Training effectiveness is also evidenced through research team feedback obtained through a non-penalty based open incident reporting policy. Regularly scheduled team meetings are held where team members are encouraged to report incidents or other concerns encountered during the performance of their roles. Team members have reported several incidents which demonstrated that they received effective training in the protection of human subjects, HIPAA, and conflict resolution. For example, recruiters have reported that third parties (e.g., parents, friends) have requested the results of the STD screenings that participants receive at baseline. Recruiters did not disclose this information and promptly reported the incident to the project director. The recruiters’ attributed their actions to the HSPP, HIPAA, and situational problem solving training that they received.
Another indicator of training effectiveness is the quality of facilitation of intervention and control groups and intervention fidelity (adherence to motivational interviewing techniques and intervention curricula). All group sessions are audio-tape recorded. These recordings are then reviewed by a team of raters who use standardized forms to independently assess the facilitators’ performance in the areas of intervention delivery and curriculum fidelity. Assessments indicated that facilitators are delivering the intervention in a high-quality manner (group facilitation skills training) and are adhering to the motivational interviewing techniques, using the techniques appropriately (motivational enhancement training), and adhering to the specialized intervention curriculum (curriculum training). The positive training related outcomes identified through these ongoing evaluative activities helps to maintain a high level of morale on the team and increases he teams’ confidence in the training program and its potential for use in future research endeavors.
Essential topics relevant to successfully implementing a research program must include general standards for professional employee behavior as well as research-specific content, and need to be identified in advance. These topics should then be matched with the most appropriate and effective training strategies. Matching of training needs with appropriate content and effective strategies may help increase training effectiveness and efficiency and reduce training deficiencies. After implementation, the research team should be monitored so that any research or professional areas of underperformance can be quickly identified. Speedy remediation should be a priority for any group or individual area of underperformance. Training needs of research team members differ by role. Differences include training content and training method. Training also differs by context. In this intervention, for example, simulation-based training for group facilitators took place in university classrooms, in order to simulate the large, private room settings in which intervention groups took place; however, simulation-based training for recruiters occured at an identified site in the community, since actual recruitment occurred in a community context.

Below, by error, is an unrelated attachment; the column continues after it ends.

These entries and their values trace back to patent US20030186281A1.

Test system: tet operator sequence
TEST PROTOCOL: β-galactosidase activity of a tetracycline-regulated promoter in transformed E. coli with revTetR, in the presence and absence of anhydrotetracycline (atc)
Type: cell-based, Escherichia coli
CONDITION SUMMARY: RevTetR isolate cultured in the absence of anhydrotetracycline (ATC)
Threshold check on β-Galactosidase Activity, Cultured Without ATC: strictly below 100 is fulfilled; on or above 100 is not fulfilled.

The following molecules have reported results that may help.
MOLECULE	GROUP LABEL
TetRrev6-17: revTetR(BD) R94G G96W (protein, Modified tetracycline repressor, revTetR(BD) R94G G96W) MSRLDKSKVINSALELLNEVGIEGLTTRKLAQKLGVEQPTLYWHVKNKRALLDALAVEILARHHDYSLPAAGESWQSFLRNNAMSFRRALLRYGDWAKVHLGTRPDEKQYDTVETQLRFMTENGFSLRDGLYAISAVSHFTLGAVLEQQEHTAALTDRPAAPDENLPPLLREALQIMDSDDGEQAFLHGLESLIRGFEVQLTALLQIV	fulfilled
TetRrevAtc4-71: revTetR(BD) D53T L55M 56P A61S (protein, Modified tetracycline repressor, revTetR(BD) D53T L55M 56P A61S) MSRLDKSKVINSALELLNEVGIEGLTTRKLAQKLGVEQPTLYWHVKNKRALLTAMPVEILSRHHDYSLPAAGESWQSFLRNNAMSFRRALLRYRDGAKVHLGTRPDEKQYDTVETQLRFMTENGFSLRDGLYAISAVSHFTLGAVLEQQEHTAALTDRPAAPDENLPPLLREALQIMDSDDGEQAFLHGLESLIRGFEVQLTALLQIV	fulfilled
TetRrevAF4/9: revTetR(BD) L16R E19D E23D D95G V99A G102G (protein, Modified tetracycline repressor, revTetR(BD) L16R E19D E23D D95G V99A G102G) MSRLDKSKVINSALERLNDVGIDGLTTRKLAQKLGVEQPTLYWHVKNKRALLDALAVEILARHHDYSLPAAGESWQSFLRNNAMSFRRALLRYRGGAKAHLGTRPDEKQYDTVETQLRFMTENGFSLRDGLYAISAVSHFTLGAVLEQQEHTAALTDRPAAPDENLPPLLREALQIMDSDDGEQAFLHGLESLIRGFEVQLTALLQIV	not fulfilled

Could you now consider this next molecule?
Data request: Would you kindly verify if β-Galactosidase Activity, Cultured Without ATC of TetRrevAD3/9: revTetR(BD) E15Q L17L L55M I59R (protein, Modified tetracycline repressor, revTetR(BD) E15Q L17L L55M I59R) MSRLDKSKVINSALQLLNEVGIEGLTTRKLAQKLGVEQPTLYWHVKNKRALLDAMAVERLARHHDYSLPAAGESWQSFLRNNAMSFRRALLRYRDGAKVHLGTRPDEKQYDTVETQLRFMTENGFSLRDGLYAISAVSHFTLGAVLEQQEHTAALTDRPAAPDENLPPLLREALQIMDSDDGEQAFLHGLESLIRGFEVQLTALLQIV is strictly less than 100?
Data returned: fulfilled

It is important that relevant training is provided up-front using a proactive (prevention) approach. Using a reactive (secondary) training approach by only responding to issues when they arise during the course of the research study may result in avoidable mistakes by team members, which may in turn, impede the operation of the project. Moreover, it is important to carefully estimate the cost of training. Researchers need to consider staff training time when constructing their research budget proposals. Without fully accounting for the training needs of project staff (beyond what is listed in the job description), researchers risk underestimating the time and money involved in training staff adequately.
Training is an important part of all types of research with their associated clinical, theoretical, and social complexities. Conducting complex research with vulnerable populations increases the need for high quality training on topics beyond what can generally be gleaned from reading a job description. Utilizing the best available evidence on a given research topic and on training methods can help researchers ensure that research team members are fully competent in the skills needed to implement the research program. This preparation will in turn directly contribute to the success of the research program.
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LaRon E. Nelson, Associate Director, Monroe County Department of Public Health, Rochester, New York and Doctoral Student and NIH/NINR Ruth L. Kirschstein Pre-Doctoral Fellow, Center for High Risk Children & Youth, University of Rochester School of Nursing.
Dianne Morrison-Beedy, Brody Endowed Professor of Nursing and Assistant Dean for Research, University of Rochester School of Nursing, Rochester, New York.